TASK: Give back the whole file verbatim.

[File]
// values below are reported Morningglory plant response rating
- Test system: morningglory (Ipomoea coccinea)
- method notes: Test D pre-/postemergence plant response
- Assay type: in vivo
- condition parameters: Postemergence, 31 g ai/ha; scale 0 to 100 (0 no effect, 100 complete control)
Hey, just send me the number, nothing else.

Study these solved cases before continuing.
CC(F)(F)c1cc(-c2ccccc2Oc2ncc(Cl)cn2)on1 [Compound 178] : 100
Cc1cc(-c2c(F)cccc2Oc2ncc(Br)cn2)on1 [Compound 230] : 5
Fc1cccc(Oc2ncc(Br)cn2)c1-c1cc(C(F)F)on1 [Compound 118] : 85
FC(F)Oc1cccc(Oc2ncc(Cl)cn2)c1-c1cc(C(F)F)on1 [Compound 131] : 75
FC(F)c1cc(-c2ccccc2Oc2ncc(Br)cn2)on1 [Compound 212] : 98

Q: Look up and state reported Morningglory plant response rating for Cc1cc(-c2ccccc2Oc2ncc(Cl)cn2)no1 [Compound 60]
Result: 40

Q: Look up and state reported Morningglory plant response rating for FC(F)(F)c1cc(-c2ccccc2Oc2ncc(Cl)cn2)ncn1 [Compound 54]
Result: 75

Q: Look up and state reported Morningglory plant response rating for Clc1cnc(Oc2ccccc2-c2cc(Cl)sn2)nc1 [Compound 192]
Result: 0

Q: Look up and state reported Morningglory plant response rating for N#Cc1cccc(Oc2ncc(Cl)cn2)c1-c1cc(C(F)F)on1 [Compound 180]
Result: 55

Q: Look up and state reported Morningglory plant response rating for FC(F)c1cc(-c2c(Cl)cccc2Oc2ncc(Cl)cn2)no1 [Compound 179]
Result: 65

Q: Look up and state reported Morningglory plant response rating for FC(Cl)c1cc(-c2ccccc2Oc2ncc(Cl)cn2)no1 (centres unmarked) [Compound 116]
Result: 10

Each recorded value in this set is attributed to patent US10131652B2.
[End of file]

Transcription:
// values below are reported Morningglory plant response rating
- Test system: morningglory (Ipomoea coccinea)
- method notes: Test D pre-/postemergence plant response
- Assay type: in vivo
- condition parameters: Postemergence, 31 g ai/ha; scale 0 to 100 (0 no effect, 100 complete control)
Hey, just send me the number, nothing else.

Study these solved cases before continuing.
CC(F)(F)c1cc(-c2ccccc2Oc2ncc(Cl)cn2)on1 [Compound 178] : 100
Cc1cc(-c2c(F)cccc2Oc2ncc(Br)cn2)on1 [Compound 230] : 5
Fc1cccc(Oc2ncc(Br)cn2)c1-c1cc(C(F)F)on1 [Compound 118] : 85
FC(F)Oc1cccc(Oc2ncc(Cl)cn2)c1-c1cc(C(F)F)on1 [Compound 131] : 75
FC(F)c1cc(-c2ccccc2Oc2ncc(Br)cn2)on1 [Compound 212] : 98

Q: Look up and state reported Morningglory plant response rating for Cc1cc(-c2ccccc2Oc2ncc(Cl)cn2)no1 [Compound 60]
Result: 40

Q: Look up and state reported Morningglory plant response rating for FC(F)(F)c1cc(-c2ccccc2Oc2ncc(Cl)cn2)ncn1 [Compound 54]
Result: 75

Q: Look up and state reported Morningglory plant response rating for Clc1cnc(Oc2ccccc2-c2cc(Cl)sn2)nc1 [Compound 192]
Result: 0

Q: Look up and state reported Morningglory plant response rating for N#Cc1cccc(Oc2ncc(Cl)cn2)c1-c1cc(C(F)F)on1 [Compound 180]
Result: 55

Q: Look up and state reported Morningglory plant response rating for FC(F)c1cc(-c2c(Cl)cccc2Oc2ncc(Cl)cn2)no1 [Compound 179]
Result: 65

Q: Look up and state reported Morningglory plant response rating for FC(Cl)c1cc(-c2ccccc2Oc2ncc(Cl)cn2)no1 (centres unmarked) [Compound 116]
Result: 10

Each recorded value in this set is attributed to patent US10131652B2.